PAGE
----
(a) FACS plot showing the gating strategy used in flow cytometry analysis to define RFP positive cells. (b) Dosage response of MICR-on RFP to miR-294 in miR-294-sensing-CRISPR-on Dgcr8-/- ESCs. Representative microscopic images for experiment 1 in Fig. 1d are shown. Scale bars: 100 μm. (c, d) RFP expression in miR-294-sensing and miR-20b-sensing CRISPR-on Dgcr8-/- ESCs upon transfection of 50 nM miR-294 or miR-20b mimics. (c) Representative microscopic images. Scale bars: 100 μm. (d) Representative flow cytometry scatter plots. Fraction of RFP positive cells using indicated cut-off (dotted line) is shown at the top right of each plot. (e) The RFP expression in the presence of different miRNAs in miR-294-sensing-CRISPR-on Dgcr8-/- ESCs. Shown are representative flow cytometry scatter plots of 3 independent experiments for Fig. 1e. Fraction of RFP positive cells using indicated cut-off (dotted line) is shown at the top right of each plot. For b-d, experiments were repeated twice independently with similar results.
(a) RFP expression in siHNRNPA0-sensing-CRISPR-on HEK-293T cells. Top: Representative microscopic images. Bottom: Relative fluorescence intensities. Data were normalized to siNC. Shown are mean ± SD, n = 3 independent experiments. Scale bars: 200 μm. (b) RFP expression in siPABPC1-sensing-CRISPR-on HEK-293T cells. Top: Representative microscopic images. Bottom: Relative fluorescence intensities. Data were normalized to siNC. Shown are mean ± SD, n = 3 independent experiments. Scale bars: 200 μm. All P values were calculated using two-tailed unpaired Student’s t-test. Statistical source data are provided in Supplementary Table 3.
Supplementary Figure 3 MICR-ON-RFP system can be used to track the differentiation status of stem cells.
(a) Flow cytometry analysis of undifferentiated, differentiated and miR-294 transfected differentiated cells. (b) Representative microscopic images showing RFP expression. Scale bars: 100 μm. Each experiment was repeated three times independently with similar results in a and b. (c) Mean fluorescence intensities of undifferentiated, differentiated and miR-294 transfected differentiated cells. Shown are mean ± SD, n = 3 independent experiments. (d) miR-1 expression is correlated with RFP intensity in differentiating miR-1 sensor C2C12 cells. Top, flow cytometry scatter plot and sorting gates. Bottom, correlation between miR-1 expression and RFP intensity in sorted cell populations. Shown is Pearson correlation coefficient. Three independent experiments were performed and similar results were obtained as shown. Statistical source data for c and d are provided in Supplementary Table 3.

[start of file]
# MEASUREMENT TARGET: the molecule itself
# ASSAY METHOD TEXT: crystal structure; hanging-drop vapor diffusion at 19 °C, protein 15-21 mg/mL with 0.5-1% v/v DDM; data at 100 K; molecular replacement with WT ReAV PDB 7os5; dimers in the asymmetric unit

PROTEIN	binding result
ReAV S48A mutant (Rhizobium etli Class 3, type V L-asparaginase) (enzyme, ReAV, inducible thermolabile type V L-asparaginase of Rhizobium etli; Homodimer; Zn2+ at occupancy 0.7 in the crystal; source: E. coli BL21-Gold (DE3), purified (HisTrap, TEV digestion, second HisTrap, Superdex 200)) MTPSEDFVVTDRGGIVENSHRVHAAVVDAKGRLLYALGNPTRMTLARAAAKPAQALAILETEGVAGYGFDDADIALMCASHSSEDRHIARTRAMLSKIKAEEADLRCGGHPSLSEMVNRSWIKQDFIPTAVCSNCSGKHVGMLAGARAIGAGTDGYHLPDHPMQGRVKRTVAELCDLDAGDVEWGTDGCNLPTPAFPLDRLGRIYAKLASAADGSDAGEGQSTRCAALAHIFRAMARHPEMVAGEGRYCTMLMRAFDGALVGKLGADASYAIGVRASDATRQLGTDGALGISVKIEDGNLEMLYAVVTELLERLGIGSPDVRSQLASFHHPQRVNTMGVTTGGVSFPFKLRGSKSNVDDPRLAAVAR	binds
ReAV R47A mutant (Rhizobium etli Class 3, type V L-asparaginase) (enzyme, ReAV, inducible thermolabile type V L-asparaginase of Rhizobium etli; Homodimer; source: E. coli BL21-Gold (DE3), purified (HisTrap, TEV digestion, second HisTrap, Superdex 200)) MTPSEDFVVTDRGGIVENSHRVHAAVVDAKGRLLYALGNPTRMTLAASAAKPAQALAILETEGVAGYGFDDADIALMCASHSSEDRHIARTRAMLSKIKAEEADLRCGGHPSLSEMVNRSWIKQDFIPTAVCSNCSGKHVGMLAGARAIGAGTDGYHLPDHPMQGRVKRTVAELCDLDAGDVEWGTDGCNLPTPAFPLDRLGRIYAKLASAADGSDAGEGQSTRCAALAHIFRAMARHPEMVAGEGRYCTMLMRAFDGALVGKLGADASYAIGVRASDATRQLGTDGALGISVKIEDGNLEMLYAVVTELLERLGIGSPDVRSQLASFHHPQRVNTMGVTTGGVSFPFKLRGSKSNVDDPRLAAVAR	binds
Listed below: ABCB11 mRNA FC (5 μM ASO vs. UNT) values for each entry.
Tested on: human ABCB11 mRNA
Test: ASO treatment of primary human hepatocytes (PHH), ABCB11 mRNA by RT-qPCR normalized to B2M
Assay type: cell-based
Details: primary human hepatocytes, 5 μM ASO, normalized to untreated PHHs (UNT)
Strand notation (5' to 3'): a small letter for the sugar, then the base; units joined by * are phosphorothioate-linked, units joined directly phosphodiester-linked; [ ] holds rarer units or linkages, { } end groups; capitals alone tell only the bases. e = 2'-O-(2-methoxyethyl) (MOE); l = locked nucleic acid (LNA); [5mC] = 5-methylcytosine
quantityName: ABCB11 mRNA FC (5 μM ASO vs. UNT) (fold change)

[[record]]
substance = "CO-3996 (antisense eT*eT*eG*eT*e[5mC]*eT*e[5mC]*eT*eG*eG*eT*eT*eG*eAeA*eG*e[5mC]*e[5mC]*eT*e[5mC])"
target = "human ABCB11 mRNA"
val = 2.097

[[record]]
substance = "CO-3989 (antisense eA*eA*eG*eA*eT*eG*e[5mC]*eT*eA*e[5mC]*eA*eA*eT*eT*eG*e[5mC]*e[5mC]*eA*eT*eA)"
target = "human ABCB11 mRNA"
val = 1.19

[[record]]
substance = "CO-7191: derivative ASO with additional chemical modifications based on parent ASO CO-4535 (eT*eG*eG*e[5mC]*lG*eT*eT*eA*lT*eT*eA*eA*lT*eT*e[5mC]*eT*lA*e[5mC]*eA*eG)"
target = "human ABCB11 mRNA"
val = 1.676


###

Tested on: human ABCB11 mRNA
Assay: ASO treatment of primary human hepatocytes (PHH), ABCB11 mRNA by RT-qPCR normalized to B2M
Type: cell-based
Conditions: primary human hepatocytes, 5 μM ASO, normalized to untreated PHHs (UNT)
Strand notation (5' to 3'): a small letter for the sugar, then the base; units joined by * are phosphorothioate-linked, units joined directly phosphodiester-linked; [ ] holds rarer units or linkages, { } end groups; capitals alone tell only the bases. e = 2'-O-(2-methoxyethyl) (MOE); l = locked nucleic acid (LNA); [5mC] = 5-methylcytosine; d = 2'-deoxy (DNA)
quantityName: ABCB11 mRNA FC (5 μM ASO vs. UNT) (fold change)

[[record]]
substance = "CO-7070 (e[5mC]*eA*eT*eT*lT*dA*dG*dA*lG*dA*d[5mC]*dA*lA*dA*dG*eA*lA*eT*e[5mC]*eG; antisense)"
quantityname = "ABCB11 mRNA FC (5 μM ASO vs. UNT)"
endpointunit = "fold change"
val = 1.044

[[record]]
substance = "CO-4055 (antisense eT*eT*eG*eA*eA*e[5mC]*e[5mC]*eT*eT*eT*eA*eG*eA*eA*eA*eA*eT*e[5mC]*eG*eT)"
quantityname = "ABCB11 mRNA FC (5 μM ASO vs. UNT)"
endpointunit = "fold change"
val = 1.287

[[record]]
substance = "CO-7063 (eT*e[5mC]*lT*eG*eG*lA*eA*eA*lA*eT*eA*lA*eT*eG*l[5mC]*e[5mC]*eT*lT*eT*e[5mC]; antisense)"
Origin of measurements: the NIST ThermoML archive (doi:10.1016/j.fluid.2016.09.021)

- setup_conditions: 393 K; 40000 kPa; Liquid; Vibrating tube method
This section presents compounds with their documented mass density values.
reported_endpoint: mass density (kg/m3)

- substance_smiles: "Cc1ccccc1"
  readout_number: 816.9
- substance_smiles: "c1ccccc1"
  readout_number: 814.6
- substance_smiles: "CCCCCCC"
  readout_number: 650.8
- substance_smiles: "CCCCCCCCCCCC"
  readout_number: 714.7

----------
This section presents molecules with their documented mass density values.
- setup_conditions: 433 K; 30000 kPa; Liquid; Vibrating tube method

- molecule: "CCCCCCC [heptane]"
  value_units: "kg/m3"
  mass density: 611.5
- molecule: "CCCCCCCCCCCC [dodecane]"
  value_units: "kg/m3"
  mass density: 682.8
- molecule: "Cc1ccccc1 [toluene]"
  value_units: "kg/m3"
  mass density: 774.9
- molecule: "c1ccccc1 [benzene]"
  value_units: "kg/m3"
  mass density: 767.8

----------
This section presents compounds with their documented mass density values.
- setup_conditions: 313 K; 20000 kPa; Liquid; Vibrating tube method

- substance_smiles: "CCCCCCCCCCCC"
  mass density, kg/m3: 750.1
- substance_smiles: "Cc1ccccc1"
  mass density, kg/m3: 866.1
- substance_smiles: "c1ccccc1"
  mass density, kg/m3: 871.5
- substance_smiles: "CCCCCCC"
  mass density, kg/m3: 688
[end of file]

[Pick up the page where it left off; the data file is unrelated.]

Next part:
Heat maps showing cellular C to T conversion percentages for each sample in the on-and off-targets loci. Shown is the mean value from 3 independent experiments. The percentages for the on-target sites are listed. Statistical source data are provided in Supplementary Table 3.
(a) The design of screening strategy. (b) Representative flow cytometry histograms of RFP intensity in 10 different miRT-sensing-CRISPR-on mouse ESC cells. The experiment was repeated three times independently with similar results. (c) The % coefficient of variation (CV) of RFP intensity. Shown are mean ± SD, n = 3 independent experiments. Source data for b are provided in Supplementary Table 3.
(a) GSEA for all conserved mRNA targets of miR-21a expressed in mouse ESCs (n=129). For x axis, genes are ranked based on the expression ratio of RFP low versus RFP high mouse ESCs. The nominal P value was determined by an empirical gene set-based permutation test. (b) qRT-PCR analysis of selected conserved miR-21a targets which are ranked 1–5 and 16–20 based on the FPKM fold change in RFP low versus RFP high mouse ESCs. Data were normalized to β-actin and then to RFP high ESCs. The bar indicates the average of 3 ESC samples. Each data point represents one ESC sample, independently cultured, sorted and processed separately in the same day. The experiments were performed twice independently with similar results (Data shown represent results from one experiment. Results for another set of experiment were included in Supplementary Table 3). (c) Scatter plot for the expression level of pluripotency related genes in RFP low versus RFP high mouse ESCs. Key pluripotency markers are indicated and labelled in red. All P values were calculated using two-tailed unpaired Student’s t-test. Source data are provided in Supplementary Table 3.
Shown are unprocessed gel images for Fig. 5c. The experiment was repeated three times independently with similar results as shown.
About this article
Nature Cell Biology (2019)